Roquette supplies a branded version of the polyol, maltitol, called SweetPearl, which was among the list of sugar substitutes EFSA’s health claims panel backed for tooth and glycaemic control benefits earlier this month.
Roquette says its soluble fibre, Nutriose, can also benefit from the opinion, that can be found here, as soluble fibres are also used to replace sugars in a variety of food and drink formats.
Soluble fibres were, the company said, “used, among others, to replace sugars, and possesses precisely the characteristics mentioned by EFSA.”
The company highlighted research that demonstrated the glycaemic control potential of Nutriose, which has a caloric value of 2kcal/g.
“Characteristics like these, in combination with EFSA’s favourable opinion regarding the maintenance of tooth mineralisation and the glycaemic response reduction, are a significant boost for Roquette and its Nutriose soluble fibre.”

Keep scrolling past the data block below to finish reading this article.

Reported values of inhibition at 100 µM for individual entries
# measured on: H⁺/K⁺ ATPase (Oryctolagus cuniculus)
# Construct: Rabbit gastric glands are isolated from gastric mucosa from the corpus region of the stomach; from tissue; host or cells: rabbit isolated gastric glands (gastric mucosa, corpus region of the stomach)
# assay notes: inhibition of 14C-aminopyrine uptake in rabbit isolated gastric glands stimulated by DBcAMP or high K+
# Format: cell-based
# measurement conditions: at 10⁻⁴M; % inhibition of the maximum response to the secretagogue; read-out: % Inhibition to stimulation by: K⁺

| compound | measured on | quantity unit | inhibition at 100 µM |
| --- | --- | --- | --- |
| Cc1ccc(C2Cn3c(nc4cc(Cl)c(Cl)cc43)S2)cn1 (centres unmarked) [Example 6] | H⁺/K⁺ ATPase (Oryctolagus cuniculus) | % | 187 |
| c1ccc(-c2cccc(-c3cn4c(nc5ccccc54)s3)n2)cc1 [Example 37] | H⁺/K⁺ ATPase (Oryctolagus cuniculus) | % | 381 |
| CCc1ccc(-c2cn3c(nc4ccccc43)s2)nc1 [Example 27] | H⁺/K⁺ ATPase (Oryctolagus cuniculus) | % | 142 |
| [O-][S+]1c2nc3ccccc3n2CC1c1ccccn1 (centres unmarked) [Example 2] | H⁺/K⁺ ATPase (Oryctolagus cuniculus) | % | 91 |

“Roquette is ready to do whatever is necessary to encourage the scientific assessment and identification of the benefits of its nutritional ingredients.”
EFSA’s Panel on Dietetic Products, Nutrition and Allergies (NDA) found a host of sugar replacers worthy of dental and glycaemic response health claims, albeit with “excessive consumption“ laxative warnings for the bulk (polyol) sweeteners.
The NDA found the sugar replacersxylitol, sorbitol, mannitol, maltitol, lactitol, isomalt, erythritol, D-tagatose, isomaltulose, sucralose and polydextrose can reduce post-prandial blood glucose response and decrease tooth demineralisation and if four foods-drinks are consumed daily to reduce plaque pH but not below 5.7.
Products had to bear “excessive consumption may produce laxative effects” disclaimers if the polyols xylitol, sorbitol, mannitol, maltitol, lactitol, isomalt and erythritol were used.
Some of these issues will be discussed at the upcoming International Sweeteners Association (ISA) on May 19 in Brussels. For more information click here.